Effect of feed on feather pecking
A graduate in Wageningen showed that the feather pecking in chickens can be diminished by presenting the animals with diluted feed. This way, the chickens spend more time feeding and will peck their feathers significantly less.
Forest chicken spend sixty percent of their time gathering feed. Ethologists believe that feather pecking may have something to do with this. The feed of laying-hens is rich in energy. This means that the chickens are done feeding quite fast and will get bored. During the experiments, the normal feed was diluted with sand and fibres. This way, it took the chickens significantly longer to gather their feed. Due to the fibres, the chickens were satisfied sooner. The adapted feed led to a significant decrease in feather pecking, but only when the chicks had been presented with the feed from a young age. When the new feed was presented to adult chickens, it was already too late. The feather pecking was already learned.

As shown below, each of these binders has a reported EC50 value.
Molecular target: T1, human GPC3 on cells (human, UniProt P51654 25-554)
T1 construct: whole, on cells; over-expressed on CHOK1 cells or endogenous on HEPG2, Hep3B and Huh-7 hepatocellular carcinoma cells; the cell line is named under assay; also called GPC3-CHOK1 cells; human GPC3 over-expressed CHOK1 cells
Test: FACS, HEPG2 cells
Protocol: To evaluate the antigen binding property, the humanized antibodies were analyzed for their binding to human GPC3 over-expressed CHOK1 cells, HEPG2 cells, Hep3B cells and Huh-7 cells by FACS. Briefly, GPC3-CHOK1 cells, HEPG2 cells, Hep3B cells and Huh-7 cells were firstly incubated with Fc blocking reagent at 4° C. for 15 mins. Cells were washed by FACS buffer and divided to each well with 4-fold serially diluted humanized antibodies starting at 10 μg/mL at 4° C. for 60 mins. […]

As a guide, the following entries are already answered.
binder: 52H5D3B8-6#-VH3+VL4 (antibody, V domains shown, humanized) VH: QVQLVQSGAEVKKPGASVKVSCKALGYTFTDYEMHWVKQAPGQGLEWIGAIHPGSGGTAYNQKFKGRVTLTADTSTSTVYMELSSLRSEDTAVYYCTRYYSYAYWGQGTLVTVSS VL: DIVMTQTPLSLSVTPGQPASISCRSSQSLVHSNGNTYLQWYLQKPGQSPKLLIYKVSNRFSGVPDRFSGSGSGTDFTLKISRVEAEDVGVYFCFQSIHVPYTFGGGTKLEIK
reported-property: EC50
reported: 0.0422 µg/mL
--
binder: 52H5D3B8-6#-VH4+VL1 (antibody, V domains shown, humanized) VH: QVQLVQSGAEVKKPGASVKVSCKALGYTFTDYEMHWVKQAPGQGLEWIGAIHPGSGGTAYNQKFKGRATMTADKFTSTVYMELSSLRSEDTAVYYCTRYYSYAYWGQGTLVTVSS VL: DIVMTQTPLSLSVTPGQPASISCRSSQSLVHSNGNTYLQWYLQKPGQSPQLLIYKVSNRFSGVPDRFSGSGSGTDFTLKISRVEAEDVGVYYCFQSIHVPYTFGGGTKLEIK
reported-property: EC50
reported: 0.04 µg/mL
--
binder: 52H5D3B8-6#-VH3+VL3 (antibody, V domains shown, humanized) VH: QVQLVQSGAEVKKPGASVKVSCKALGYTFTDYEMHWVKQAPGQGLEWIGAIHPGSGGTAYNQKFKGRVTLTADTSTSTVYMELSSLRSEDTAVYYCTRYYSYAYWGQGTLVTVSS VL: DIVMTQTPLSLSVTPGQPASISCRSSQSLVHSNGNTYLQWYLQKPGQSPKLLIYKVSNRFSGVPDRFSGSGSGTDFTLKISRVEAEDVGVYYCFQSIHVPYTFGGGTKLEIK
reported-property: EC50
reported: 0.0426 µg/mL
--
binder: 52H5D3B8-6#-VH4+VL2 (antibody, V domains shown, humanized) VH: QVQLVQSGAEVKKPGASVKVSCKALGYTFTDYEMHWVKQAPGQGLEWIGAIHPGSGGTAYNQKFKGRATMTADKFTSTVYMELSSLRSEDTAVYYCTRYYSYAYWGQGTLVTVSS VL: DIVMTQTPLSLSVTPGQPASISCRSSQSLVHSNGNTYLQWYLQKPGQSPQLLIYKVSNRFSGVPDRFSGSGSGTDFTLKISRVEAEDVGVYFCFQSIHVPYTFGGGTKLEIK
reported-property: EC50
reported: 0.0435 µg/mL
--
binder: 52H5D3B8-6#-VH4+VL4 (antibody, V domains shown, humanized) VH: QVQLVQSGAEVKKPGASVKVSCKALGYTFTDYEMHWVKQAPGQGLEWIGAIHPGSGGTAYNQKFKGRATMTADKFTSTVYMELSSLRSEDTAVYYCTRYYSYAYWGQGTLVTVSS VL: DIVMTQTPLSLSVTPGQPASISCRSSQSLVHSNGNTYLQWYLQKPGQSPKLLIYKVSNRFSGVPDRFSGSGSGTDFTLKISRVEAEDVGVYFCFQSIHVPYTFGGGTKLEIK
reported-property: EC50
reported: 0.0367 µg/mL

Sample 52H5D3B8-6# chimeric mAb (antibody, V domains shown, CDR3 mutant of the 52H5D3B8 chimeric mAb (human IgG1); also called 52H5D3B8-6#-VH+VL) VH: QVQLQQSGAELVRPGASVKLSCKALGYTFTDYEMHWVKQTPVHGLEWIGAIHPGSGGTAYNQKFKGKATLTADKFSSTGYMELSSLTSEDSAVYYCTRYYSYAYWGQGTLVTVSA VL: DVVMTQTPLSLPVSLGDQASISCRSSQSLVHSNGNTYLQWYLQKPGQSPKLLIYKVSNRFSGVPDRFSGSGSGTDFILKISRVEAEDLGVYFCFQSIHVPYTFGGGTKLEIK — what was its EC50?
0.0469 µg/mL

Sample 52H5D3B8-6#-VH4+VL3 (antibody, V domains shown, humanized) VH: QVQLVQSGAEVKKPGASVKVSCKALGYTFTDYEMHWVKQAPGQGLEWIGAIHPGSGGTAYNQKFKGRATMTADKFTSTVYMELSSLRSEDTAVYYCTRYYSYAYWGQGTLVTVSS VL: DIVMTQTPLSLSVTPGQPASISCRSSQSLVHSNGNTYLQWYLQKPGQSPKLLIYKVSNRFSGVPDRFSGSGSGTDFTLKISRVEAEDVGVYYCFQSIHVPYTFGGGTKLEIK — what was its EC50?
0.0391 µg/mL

The results of this research are already being put into practice. Disadvantages are the higher production of manure en the acquisition of more feed. But it does have a future. From 2011 onwards there will be a ban on the trimming of beaks and in 2012 battery cages will be banned. From then onwards all chickens will be housed in percheries and free range systems. The big problem in this kind of housing is pecking among the animals.